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Yesterday's surprise announcement that AOL is buying The Huffington Post for $315m sent shockwaves through the blogosphere.
The deal is not only one of the biggest in the consumer internet space in the past several years, it's one of the biggest online publishing acquisitions ever involving a 'blog'.
The HuffPo isn't just any blog: it's an opinionated online property political in nature. And AOL isn't just any company: it's a former behemoth trying to succeed once again, largely by acquiring other properties. That's usually a tough strategy even for companies at the top of their game.
Calling the HuffPo "one of the Web’s most popular and innovative sources of online news, commentary, and information", AOL CEO Tim Armstrong told AOL employees that "By combining The Huffington Post with AOL’s network of sites, thriving video offerings, local expertise and enormous reach, we will create a company that is laser-focused on serving our audiences across every platform imaginable – social, local, video, mobile and tablet."
But will it work? Ridiculous claims like "The Huffington Post is the platform for influential people" aside, there's one big problem with AOL's acquisition of the HuffPo: the site's history.
The HuffPo was founded to promote progressive political interests. Sure, it has expanded the breadth of its content beyond politics, but its raison d'être is to promote a political agenda.
To that end, the HuffPo's brand is still 'progressive politics', with aggressive content aggregation and SEO bait thrown in for revenue. Armstrong ignoring the site's political nature while claiming that it has "great focus on women’s content" pushes the limits of credulity.
In short, the HuffPo and its new corporate overlord have a huge challenge: maintaining the credibility that the HuffPo has established with its core audience of politically-minded readers, but at the same time ensuring that AOL itself doesn't simply become a larger megaphone for Huffington's politics, which would be entirely incompatible with the company's content strategy.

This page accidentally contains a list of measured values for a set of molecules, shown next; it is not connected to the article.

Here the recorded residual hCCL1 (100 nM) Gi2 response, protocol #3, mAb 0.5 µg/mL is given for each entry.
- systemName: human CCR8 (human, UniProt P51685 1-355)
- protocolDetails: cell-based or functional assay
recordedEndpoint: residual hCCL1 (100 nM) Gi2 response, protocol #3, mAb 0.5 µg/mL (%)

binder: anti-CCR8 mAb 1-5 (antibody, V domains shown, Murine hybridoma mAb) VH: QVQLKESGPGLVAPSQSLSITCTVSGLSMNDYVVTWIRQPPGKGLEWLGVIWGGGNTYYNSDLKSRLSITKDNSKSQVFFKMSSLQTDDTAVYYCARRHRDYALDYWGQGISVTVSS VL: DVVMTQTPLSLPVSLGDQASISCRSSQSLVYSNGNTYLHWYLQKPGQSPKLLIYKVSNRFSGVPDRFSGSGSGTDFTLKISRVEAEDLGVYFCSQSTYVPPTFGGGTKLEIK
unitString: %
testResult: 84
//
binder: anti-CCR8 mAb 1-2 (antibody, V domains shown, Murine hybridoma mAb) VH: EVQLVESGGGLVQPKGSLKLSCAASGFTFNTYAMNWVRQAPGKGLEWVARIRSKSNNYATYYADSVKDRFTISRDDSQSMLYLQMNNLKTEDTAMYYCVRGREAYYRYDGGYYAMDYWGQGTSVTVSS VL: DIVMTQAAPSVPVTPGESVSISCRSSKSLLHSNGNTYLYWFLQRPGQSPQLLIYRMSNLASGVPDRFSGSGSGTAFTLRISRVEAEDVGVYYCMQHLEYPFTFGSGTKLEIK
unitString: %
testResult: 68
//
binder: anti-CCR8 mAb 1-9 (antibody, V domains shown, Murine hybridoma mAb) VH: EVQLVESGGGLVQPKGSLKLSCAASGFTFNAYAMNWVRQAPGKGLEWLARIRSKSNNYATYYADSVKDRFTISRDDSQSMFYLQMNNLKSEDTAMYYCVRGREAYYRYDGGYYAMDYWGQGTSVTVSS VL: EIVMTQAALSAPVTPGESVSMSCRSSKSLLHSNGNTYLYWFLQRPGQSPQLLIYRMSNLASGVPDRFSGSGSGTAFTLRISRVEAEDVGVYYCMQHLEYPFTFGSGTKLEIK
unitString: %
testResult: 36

Unfortunately, it's not clear that there's a real plan for accomplishing this. In announcing the acquisition to HuffPo readers, Arianna Huffington wrote:
Far from changing our editorial approach, our culture, or our mission, this moment will be for HuffPost like stepping off a fast-moving train and onto a supersonic jet. We're still traveling toward the same destination, with the same people at the wheel, and with the same goals, but we're now going to get there much, much faster.
Translation: we're not changing anything, including our "mission" and "goals." Yet she also wrote of "our commitment to innovative original reporting and beyond-left-and-right commentary." Given that the HuffPo's founding mission was to create a platform for the distribution of left-leaning political messaging, one has to ask the question: which one is it? You can't have your cake and eat it too. Armstrong appointing Huffington to be the head of editorial at AOL is sort of like Carol Bartz appointing Glenn Beck to head up Yahoo's editorial. Sure, Huffington and Beck have built successful media 'empires', and there is a lot other publishers and media companies can learn from both. But they're not the kind of people you want running a media empire outside of the world of politics.
This said, even if we dismiss the challenges created by the HuffPo's political focus, Huffington's apparent interest in real journalism is fundamentally at odds with AOL's desire to mass-produce profitable content. The only way to reconcile these apparent conflicts is with the understanding that most of what Armstrong and Huffington have stated publicly and to their respective constituencies is just fluff.
The reality: AOL desperately needed to take a punt on a prominent content property with a lot of eyeballs, and Huffington was offered a sum of money she couldn't refuse. Nothing more, nothing less.
It's unclear how exactly this will all play out. Judging from the responses to Huffington's announcement on the HuffPo, there are a lot of HuffPo readers who aren't exactly thrilled. But that doesn't exactly indicate that there's going to be a significant backlash, or large attrition.
What is abundantly clear: with such an un-strategic acquisition, Tim Armstrong isn't likely to get the 1+1 = 11 he thinks he will. He may even want to consider another equation: 1-1. I'm not sure what this equation equals at AOL, but in the real world, it's 0.